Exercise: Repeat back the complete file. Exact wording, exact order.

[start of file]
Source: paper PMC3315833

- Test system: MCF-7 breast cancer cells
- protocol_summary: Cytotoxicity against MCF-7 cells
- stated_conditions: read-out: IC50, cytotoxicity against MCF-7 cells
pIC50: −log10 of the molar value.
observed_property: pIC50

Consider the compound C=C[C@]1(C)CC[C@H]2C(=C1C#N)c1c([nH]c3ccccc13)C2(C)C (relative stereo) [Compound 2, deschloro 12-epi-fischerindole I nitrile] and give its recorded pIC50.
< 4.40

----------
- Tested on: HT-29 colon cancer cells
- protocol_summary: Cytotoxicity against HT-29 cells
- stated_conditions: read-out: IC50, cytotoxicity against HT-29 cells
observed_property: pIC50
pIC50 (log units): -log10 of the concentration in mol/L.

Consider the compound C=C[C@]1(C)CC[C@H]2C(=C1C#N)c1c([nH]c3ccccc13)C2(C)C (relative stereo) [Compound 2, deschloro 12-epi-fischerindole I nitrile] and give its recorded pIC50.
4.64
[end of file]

Source: paper PMC3315833

- Test system: MCF-7 breast cancer cells
- protocol_summary: Cytotoxicity against MCF-7 cells
- stated_conditions: read-out: IC50, cytotoxicity against MCF-7 cells
pIC50: −log10 of the molar value.
observed_property: pIC50

Consider the compound C=C[C@]1(C)CC[C@H]2C(=C1C#N)c1c([nH]c3ccccc13)C2(C)C (relative stereo) [Compound 2, deschloro 12-epi-fischerindole I nitrile] and give its recorded pIC50.
< 4.40

----------
- Tested on: HT-29 colon cancer cells
- protocol_summary: Cytotoxicity against HT-29 cells
- stated_conditions: read-out: IC50, cytotoxicity against HT-29 cells
observed_property: pIC50
pIC50 (log units): -log10 of the concentration in mol/L.

Consider the compound C=C[C@]1(C)CC[C@H]2C(=C1C#N)c1c([nH]c3ccccc13)C2(C)C (relative stereo) [Compound 2, deschloro 12-epi-fischerindole I nitrile] and give its recorded pIC50.
4.64